I cheated, and it was fun for a day
The bird sanctuary that I wrote about in my last post is the Kellogg Bird Sanctuary, located near Augusta, Michigan, about an hour southeast from where I live. W. K. Kellogg founded the sanctuary when he heard of the drastic decline of Canada geese that was occurring because of the loss of habitat and over hunting. Later, it became the home of a breeding program for trumpeter swans, also due to the drastic declines in the number of birds of that species also. Here’s the short version of the history of the sanctuary from their website.
“In June 1927, cereal maker W. K. Kellogg purchased the land surrounding Wintergreen Lake, fencing off 180 acres to create the W. K. Kellogg Bird Sanctuary. The goal was to teach an appreciation of the natural beauty of native wildlife, while providing a place to breed game birds.
In 1928, Kellogg deeded this land over to the Michigan State College of Agriculture (now Michigan State University) to ensure that the Sanctuary would serve as a practical training school for animal care and land management. This move opened the doors to further field research work for college students, which enhanced the programs that were put on for the general public.
The W. K. Kellogg Bird Sanctuary was created with waterfowl as a high priority. Breeding of waterfowl was crucial to re-establishing populations of game birds. In particular, the Sanctuary was instrumental with assisting in the repopulation of Canada Geese and Trumpeter Swans, though other waterfowl played, and still play, an important role in the ecosystem.”
If you’ve been reading my blog for a while, you know that I take a great deal of pride in the fact that all of the birds and wildlife that you’ve seen photos of here are totally wild critters. Some of the places where I’ve photographed them aren’t wild, the wastewater facility near Muskegon for example, but all of the critters are wild, and I haven’t used bait to get them to come close to me.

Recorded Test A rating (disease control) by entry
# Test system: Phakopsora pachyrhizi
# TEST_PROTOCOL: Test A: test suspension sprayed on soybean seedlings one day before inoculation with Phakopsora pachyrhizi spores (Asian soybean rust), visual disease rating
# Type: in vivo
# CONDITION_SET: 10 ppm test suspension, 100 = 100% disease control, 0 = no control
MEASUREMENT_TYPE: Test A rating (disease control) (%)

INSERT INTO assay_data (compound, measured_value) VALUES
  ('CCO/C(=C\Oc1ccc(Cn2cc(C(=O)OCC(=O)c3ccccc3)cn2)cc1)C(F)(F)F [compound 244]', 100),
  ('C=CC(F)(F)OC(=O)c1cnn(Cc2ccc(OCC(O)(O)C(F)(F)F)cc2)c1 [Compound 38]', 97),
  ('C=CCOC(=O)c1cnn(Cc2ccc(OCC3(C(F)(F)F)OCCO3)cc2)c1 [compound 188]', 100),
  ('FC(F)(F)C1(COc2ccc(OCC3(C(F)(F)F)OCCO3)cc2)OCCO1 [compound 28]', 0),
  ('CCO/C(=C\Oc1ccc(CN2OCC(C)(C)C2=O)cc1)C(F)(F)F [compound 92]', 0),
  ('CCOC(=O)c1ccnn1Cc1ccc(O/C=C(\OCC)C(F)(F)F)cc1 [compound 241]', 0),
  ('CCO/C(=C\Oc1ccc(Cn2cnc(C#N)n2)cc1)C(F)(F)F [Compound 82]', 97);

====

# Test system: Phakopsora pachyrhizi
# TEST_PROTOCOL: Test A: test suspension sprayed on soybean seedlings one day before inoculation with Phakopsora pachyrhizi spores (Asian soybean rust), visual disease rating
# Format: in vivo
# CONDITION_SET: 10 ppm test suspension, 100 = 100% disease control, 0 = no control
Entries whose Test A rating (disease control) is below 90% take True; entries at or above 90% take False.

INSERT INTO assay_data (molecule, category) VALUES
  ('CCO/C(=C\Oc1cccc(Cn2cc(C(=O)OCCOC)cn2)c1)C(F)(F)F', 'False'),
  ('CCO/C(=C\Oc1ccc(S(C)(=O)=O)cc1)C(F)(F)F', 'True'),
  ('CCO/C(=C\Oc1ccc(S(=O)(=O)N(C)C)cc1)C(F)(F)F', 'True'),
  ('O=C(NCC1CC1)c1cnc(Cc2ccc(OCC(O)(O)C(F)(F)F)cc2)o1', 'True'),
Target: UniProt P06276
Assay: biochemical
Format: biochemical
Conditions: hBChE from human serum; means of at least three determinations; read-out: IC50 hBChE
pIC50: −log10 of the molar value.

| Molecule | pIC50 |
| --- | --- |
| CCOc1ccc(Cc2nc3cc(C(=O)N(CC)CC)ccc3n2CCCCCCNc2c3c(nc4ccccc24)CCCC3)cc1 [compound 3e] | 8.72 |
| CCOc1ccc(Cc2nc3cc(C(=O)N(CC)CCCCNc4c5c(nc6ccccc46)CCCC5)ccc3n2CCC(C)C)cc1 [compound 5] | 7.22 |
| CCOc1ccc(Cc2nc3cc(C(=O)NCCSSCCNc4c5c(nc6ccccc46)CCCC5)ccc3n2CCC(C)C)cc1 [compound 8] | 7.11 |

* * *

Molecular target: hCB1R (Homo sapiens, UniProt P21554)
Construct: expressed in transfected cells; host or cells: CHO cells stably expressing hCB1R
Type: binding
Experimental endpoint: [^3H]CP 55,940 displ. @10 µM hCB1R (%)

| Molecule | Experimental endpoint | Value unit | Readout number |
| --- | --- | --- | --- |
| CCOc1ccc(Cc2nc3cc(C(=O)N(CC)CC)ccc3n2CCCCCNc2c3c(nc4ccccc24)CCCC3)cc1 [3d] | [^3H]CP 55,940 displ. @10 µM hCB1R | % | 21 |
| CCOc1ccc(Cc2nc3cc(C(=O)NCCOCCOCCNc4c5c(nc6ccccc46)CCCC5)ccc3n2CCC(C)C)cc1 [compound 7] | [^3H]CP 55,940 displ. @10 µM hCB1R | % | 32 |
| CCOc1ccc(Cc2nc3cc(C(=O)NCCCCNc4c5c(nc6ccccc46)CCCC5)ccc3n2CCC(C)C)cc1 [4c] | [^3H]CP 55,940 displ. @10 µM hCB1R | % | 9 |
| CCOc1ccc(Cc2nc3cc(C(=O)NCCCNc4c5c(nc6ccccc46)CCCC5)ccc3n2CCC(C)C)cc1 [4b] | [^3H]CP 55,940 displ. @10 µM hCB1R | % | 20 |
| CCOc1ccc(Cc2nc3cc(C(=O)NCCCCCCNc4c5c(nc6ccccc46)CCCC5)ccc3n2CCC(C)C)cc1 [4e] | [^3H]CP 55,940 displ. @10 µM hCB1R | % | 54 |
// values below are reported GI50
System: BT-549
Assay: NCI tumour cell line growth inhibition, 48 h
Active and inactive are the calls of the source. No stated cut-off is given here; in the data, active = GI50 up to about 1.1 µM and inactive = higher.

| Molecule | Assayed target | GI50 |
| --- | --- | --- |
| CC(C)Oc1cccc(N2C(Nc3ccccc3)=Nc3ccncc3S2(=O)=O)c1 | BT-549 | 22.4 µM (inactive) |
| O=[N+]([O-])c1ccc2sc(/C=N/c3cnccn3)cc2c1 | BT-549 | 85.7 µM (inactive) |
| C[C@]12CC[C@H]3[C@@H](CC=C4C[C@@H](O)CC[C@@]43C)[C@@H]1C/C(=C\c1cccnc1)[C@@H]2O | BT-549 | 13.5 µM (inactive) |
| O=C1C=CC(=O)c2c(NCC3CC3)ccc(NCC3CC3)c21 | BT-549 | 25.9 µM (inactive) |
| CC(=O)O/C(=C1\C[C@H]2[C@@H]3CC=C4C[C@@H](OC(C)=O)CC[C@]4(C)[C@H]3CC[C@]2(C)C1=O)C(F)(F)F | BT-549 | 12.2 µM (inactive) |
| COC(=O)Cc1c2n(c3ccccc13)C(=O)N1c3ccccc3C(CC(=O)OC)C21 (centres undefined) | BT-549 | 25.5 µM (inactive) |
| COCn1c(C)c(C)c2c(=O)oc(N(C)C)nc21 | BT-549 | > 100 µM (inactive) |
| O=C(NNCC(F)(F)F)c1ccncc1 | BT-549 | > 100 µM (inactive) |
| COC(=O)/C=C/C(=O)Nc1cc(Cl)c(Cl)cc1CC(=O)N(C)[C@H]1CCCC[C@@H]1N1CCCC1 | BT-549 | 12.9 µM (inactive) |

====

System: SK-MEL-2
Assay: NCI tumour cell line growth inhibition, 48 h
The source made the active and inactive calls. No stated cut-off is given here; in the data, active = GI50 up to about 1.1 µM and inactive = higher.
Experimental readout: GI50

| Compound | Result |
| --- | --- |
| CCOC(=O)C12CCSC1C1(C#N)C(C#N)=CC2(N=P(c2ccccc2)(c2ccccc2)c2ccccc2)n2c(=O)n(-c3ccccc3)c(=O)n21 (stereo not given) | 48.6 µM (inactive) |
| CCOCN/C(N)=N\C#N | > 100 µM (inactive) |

Now then, with that said, I had some misgivings about going to the Kellogg Bird Sanctuary, because from the website, parts of it sounded like it was a zoo of sorts. On the other hand, parts of the website was about all the wild waterfowl that spend time there during migration. Which part is true? They both are, but I had to see for myself.
And, while I think that I’m doing very well with the wild birds that I find in Michigan, once, just once, I’d like to shoot a few images of some of the more exotic birds that are colorful enough to make the average person say “Wow!” and that I see in so many of other people’s photos. So, I gave in to temptation, and gave it a shot or two.
Our native wood ducks may be just as colorful…
…but they don’t have the fancy feathers of the Mandarin duck. By the way, those are wild ducks, as you can tell by the fact that they are moving away from me and about to disappear from my sight behind the lily pad leaves.
The Kellogg Bird Sanctuary also has a raptor rehabilitation operation, and once, just once, I wanted to get close-ups of the raptors that they have there, but the strange thing is that other than this great horned owl…
…and this sleeping eastern screech-owl…
…I couldn’t make myself shoot photos of the birds in the rehab center. They were the most despondent and dejected looking birds that I have ever seen in my life. They looked absolutely miserable, not able to fly, not able to really live, just existing and waiting for their next feeding. I know that none of these birds would be able to survive in the wild due to their injuries, yet seeing them made me very sad, and not because they had been injured, but because of the way that they had to live in small cages with nothing to do but be there for the people walking past their cages to look at. It was worse than any zoo that I’ve ever seen.
I suppose that it doesn’t bother most people who have never seen these birds in the wild, but it put a damper on my entire day there at the sanctuary.